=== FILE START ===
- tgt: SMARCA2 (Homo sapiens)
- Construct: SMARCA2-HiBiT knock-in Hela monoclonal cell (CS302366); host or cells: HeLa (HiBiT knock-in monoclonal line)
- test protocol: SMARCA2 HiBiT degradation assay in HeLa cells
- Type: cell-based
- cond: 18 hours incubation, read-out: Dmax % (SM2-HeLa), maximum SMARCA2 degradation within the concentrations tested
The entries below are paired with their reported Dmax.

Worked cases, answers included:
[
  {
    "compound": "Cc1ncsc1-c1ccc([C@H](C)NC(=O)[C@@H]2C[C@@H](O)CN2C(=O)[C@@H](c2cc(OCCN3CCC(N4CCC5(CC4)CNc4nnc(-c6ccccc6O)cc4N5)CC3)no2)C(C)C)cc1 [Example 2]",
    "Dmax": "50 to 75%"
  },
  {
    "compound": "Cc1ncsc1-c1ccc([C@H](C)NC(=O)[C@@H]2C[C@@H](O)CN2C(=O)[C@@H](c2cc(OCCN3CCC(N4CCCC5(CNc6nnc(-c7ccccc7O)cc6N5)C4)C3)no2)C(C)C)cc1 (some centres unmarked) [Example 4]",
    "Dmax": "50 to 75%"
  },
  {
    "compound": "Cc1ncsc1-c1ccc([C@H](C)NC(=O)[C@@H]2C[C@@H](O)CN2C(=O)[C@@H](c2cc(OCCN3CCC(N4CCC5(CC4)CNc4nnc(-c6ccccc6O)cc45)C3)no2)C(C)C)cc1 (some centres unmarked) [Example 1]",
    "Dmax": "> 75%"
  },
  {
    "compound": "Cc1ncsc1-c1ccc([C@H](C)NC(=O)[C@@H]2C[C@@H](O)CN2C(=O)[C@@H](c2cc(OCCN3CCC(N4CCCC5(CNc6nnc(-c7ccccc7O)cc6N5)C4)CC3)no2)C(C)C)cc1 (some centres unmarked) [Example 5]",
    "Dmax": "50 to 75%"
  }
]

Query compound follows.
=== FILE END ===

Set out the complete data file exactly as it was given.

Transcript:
- tgt: SMARCA2 (Homo sapiens)
- Construct: SMARCA2-HiBiT knock-in Hela monoclonal cell (CS302366); host or cells: HeLa (HiBiT knock-in monoclonal line)
- test protocol: SMARCA2 HiBiT degradation assay in HeLa cells
- Type: cell-based
- cond: 18 hours incubation, read-out: Dmax % (SM2-HeLa), maximum SMARCA2 degradation within the concentrations tested
The entries below are paired with their reported Dmax.

Worked cases, answers included:
[
  {
    "compound": "Cc1ncsc1-c1ccc([C@H](C)NC(=O)[C@@H]2C[C@@H](O)CN2C(=O)[C@@H](c2cc(OCCN3CCC(N4CCC5(CC4)CNc4nnc(-c6ccccc6O)cc4N5)CC3)no2)C(C)C)cc1 [Example 2]",
    "Dmax": "50 to 75%"
  },
  {
    "compound": "Cc1ncsc1-c1ccc([C@H](C)NC(=O)[C@@H]2C[C@@H](O)CN2C(=O)[C@@H](c2cc(OCCN3CCC(N4CCCC5(CNc6nnc(-c7ccccc7O)cc6N5)C4)C3)no2)C(C)C)cc1 (some centres unmarked) [Example 4]",
    "Dmax": "50 to 75%"
  },
  {
    "compound": "Cc1ncsc1-c1ccc([C@H](C)NC(=O)[C@@H]2C[C@@H](O)CN2C(=O)[C@@H](c2cc(OCCN3CCC(N4CCC5(CC4)CNc4nnc(-c6ccccc6O)cc45)C3)no2)C(C)C)cc1 (some centres unmarked) [Example 1]",
    "Dmax": "> 75%"
  },
  {
    "compound": "Cc1ncsc1-c1ccc([C@H](C)NC(=O)[C@@H]2C[C@@H](O)CN2C(=O)[C@@H](c2cc(OCCN3CCC(N4CCCC5(CNc6nnc(-c7ccccc7O)cc6N5)C4)CC3)no2)C(C)C)cc1 (some centres unmarked) [Example 5]",
    "Dmax": "50 to 75%"
  }
]

Query compound follows.